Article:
I met my first week of everybody-being-at-home with a certain amount of fear.
After all, the reason we sent our 4-and-a-half-year-old to preschool is because we believe that the education that any of our kids deserve would be best provided by professionals, and in an atmosphere with other children. We’ve been delighted with the social and intellectual growth we’ve seen as a result of our little one’s learning, but suddenly something changed.
Yup: Coronavirus, yada yada, and now the preschool is shut down. I don’t expect it to reopen any time soon. This in itself leaves parents with a lot of unprecedented and unstructured time at home with their offspring. Though I am personally familiar with my kid’s preschool routine, and I’ve seen all the daily schedules that other parents are referencing on social media, the open-endedness of this time has felt very daunting. While certain minutes can feel like they last forever, I also know that every minute is another minute I could be hyper-focused on engaging our 14-month-old, or providing enrichment to our preschooler, or maybe, you know, actually attending to my paid job. The pressure is high.
Still, despite being physically closed, our preschool is doing everything they can to keep the students connected. My eldest now spends a significant amount of time on Zoom calls with his peers: teachers read books aloud and show the pictures, the principal sings Passover songs and encourages the kids to sing along, and so on. On top of this, thanks to coronavirus completely clearing our schedules, I have arranged for our kids to spend time video-chatting with family we would rarely get to see in a busy week.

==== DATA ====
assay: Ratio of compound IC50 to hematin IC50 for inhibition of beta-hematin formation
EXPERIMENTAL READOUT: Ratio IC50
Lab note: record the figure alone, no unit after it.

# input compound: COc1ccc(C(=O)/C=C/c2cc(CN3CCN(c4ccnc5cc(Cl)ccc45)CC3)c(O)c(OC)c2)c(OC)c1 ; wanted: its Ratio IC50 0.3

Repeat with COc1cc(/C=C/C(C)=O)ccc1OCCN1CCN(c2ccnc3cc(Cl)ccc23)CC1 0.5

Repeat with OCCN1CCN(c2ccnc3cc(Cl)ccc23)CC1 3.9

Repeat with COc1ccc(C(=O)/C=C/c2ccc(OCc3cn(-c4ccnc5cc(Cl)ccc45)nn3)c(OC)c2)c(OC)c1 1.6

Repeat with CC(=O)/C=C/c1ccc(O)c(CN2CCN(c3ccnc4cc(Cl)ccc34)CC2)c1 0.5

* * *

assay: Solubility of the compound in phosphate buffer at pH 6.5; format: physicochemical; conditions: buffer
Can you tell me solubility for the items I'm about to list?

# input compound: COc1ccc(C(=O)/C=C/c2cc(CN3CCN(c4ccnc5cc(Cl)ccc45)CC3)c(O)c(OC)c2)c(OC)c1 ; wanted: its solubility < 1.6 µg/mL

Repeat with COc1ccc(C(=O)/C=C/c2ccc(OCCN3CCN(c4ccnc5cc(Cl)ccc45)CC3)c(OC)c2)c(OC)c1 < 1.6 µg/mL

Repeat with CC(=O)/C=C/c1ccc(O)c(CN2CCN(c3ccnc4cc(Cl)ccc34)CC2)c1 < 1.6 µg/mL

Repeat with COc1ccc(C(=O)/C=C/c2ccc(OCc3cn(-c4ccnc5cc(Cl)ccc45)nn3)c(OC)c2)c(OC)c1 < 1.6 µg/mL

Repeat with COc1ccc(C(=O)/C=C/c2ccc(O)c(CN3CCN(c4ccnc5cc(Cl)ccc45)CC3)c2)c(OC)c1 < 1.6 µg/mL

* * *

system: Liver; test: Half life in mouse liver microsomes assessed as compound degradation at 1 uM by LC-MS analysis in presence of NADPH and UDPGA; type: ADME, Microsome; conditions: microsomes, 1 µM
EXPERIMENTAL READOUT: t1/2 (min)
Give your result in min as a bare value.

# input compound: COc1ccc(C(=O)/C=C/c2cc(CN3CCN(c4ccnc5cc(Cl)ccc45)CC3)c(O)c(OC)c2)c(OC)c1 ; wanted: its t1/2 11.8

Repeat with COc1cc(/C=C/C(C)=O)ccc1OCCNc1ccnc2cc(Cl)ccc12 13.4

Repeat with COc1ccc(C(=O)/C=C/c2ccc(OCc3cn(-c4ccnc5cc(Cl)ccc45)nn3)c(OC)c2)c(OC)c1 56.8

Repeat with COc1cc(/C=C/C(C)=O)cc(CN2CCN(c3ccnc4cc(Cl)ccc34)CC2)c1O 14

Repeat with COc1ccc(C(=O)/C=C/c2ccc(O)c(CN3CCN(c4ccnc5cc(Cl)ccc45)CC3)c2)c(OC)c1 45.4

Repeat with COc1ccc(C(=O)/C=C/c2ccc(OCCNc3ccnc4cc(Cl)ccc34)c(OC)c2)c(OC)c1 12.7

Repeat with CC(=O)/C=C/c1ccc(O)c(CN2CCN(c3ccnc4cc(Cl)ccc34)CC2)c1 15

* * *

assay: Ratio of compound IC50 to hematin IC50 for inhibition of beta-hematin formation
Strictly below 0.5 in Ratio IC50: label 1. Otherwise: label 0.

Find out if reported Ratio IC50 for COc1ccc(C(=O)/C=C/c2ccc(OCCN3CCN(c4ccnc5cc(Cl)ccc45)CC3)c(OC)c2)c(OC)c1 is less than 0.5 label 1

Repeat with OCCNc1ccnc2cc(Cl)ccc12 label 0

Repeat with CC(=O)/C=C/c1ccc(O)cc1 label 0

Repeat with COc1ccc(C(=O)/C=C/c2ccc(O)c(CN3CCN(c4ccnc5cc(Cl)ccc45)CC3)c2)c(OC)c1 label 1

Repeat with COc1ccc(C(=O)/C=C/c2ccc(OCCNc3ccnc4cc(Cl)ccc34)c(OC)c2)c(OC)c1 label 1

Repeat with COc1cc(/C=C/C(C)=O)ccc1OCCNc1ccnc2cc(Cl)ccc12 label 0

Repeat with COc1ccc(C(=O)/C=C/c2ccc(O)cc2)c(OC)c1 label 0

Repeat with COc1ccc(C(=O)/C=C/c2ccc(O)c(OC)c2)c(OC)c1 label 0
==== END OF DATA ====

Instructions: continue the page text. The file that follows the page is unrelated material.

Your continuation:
Indeed, screens are keeping us connected at this unprecedented moment. There’s all that computer time, and there are the phone calls I make and the text messages I compose — with guidance from our eldest — to help solidify each day’s video calls and plans. And at the end of a long day of telecommunications, there is a couch in our living room that longs to watch television in the company of loving humans.
That being said, like many parents, I have a love-hate relationship with blue light: the phone, the laptop, the television. I get addicted to these devices (probably because of the way that blue light messes with our hormones and cognitive functioning), and children seem to love these devices (probably because of the way that blue light messes with our hormones and cognitive functioning). And, once the blue light has taken hold of our children, our kids don’t want to let go either. (Have you ever seen a tantrum related to turning off a television, putting a computer to sleep, or removing a phone? I have heard that such things happen.)
By the time the kids’ bedtime hits at the end of a very long day attempting to make this time as enriching as possible — despite every possible COVID-19-related complication, like the playdates that can’t be in person, the playgrounds we can’t visit, the ice cream flavors that are out of stock — I feel spent.
But a very beautiful thing happened last weekend. At the end of a long week of the unfamiliar, Shabbat happened.
The blessed-and-cursed blue light that had eclipsed and defined what it meant to be human this past week suddenly faded away on Friday night. On the home front, we found ourselves experiencing a regular Shabbat, much like we did in pre-coronavirus times. When my spouse came home from synagogue (where she, the rabbi, was the only person who physically entered the sanctuary during the livestream), we sang Kiddush over grape juice, washed our hands for Netilat Yadayim, and recited HaMotzi before digging into challah. At nighttime, my spouse and I got to spend time together talking in a relaxed fashion, without worrying about the next urgent matter calling for our attention from behind some screen.